Fix California‘s discouraging business climate
By Dan Walters
California is struggling to emerge from the worst recession since the Great Depression and has more than 2 million unemployed workers, plus countless others who have given up seeking work out of frustration and/or have fled to other states.
Clearly the state needs many billions of dollars in job-creating investment. But its attractiveness to that investment is problematic, given its relatively high tax burden, its dense regulatory structure, its deficiencies in education, transportation and water supply, and its tangled government finances.
Chief Executive magazine's most recent survey of corporate leaders finds that California ranks dead last among the states in business climate for the eighth straight year.
Given that, one might think that Gov. Jerry Brown and other political figures would place improving the state's investment climate at the top of their agendas. But they may be making California less competitive.
Brown's tax increase ballot measure, for instance, would sharply increase state income taxes on those at the top of the economic pecking order. And Brown and other politicians are fiddling around with corporate taxation, aiming to increase taxation of out-of-state corporations by about a billion dollars a year.
Requiring multistate corporations to base their California tax liability on what's called a "single-sales factor" would, if enacted, tax out-of-staters more while, it's said, benefiting in-state companies.
But that's a bit specious because the in-staters already have the option of using sales only to apportion taxable income, if they wish, thanks to a change in law three years ago.
Two years ago, voters turned down a measure to impose the single-sales factor on all corporations, but it's back this year.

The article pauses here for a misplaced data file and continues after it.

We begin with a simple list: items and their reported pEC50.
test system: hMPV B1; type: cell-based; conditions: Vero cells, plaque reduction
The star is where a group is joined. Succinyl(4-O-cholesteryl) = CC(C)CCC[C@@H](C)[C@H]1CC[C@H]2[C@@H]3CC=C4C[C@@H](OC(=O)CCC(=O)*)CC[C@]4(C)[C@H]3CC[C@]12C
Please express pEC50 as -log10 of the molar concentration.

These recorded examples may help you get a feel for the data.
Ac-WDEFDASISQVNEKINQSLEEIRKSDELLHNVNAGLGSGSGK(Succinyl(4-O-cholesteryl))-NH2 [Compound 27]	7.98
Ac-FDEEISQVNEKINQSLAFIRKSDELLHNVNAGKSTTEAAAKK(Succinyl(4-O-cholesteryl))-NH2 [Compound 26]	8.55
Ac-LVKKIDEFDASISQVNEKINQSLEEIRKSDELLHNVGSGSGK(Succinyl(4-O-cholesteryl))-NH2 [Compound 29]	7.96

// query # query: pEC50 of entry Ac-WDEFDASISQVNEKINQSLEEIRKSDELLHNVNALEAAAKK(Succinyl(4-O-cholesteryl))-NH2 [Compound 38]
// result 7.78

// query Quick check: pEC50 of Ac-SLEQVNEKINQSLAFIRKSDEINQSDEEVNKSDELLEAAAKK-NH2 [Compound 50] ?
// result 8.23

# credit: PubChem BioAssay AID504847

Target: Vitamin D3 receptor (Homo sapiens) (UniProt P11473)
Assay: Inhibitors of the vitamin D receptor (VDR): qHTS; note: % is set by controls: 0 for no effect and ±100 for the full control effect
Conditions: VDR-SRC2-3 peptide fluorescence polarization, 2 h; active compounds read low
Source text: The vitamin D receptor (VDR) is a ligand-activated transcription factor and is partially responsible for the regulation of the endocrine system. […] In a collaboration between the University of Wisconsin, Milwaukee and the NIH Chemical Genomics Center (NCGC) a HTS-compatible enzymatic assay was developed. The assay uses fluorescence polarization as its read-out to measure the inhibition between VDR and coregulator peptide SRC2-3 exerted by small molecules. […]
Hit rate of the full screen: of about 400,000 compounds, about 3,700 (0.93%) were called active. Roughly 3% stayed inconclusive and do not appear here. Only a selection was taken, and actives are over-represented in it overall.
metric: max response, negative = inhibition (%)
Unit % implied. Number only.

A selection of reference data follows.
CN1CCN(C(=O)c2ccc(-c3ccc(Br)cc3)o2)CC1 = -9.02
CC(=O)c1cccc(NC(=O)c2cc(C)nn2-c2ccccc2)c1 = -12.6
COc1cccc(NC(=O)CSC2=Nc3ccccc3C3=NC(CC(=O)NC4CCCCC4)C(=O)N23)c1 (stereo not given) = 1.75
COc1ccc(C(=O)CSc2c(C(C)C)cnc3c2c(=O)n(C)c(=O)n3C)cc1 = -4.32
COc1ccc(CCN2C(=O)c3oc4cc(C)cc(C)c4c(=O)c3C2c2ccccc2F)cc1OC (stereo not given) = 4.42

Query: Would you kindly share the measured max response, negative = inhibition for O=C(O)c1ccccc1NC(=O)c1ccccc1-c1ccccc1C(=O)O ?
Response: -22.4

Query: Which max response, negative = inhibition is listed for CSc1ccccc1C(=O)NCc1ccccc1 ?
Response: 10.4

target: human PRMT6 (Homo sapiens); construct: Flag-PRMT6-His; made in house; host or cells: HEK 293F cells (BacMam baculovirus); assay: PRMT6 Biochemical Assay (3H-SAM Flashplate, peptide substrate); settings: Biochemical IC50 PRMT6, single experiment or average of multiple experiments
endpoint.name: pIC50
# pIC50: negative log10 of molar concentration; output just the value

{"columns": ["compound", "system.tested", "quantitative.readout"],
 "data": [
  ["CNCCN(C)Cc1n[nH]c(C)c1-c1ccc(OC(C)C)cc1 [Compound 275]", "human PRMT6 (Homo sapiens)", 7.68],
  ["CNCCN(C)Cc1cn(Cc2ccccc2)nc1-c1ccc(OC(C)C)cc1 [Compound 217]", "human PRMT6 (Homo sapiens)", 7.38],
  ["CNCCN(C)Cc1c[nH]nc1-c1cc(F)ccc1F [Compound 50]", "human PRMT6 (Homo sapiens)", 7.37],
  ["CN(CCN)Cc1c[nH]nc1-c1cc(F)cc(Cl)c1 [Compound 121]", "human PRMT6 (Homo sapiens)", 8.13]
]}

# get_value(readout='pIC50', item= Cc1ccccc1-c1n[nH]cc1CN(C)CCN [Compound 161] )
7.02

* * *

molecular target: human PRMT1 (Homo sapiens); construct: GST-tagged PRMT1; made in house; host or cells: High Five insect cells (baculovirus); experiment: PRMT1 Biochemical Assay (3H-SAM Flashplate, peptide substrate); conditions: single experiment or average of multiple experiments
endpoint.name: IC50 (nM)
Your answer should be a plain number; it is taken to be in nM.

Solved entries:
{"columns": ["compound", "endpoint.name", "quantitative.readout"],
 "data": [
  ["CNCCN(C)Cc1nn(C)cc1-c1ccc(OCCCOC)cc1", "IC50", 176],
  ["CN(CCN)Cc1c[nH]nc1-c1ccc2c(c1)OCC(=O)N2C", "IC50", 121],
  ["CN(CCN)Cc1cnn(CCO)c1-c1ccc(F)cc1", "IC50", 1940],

Assembly Speaker John A. Perez, who's carrying one of the bills to make the single-sales factor mandatory, calls it a "loophole" and that closing it "levels the playing field for California businesses." He wants it to reduce college student fees.
But it's not the only version. A Senate bill would use the new corporate taxes to finance veterans' services, while a ballot measure would finance clean energy projects.
Is it good tax policy?
Perez, et al., say it would remove a disincentive for out-of-state firms to expand production operations in California, and there's some validity to that. But it cannot guarantee that expansion would occur and it would certainly raise their tax bills.
Nor would it provide a new incentive for in-state firms to invest here.
California icons such as Intel and Apple have been expanding mostly in other states.
If it's truly a loophole, it should be closed. But if it's just a way of extracting more money that discourages desperately needed investment, it could be very shortsighted.
Dan Walters is an editorial writer for Sacramento Bee.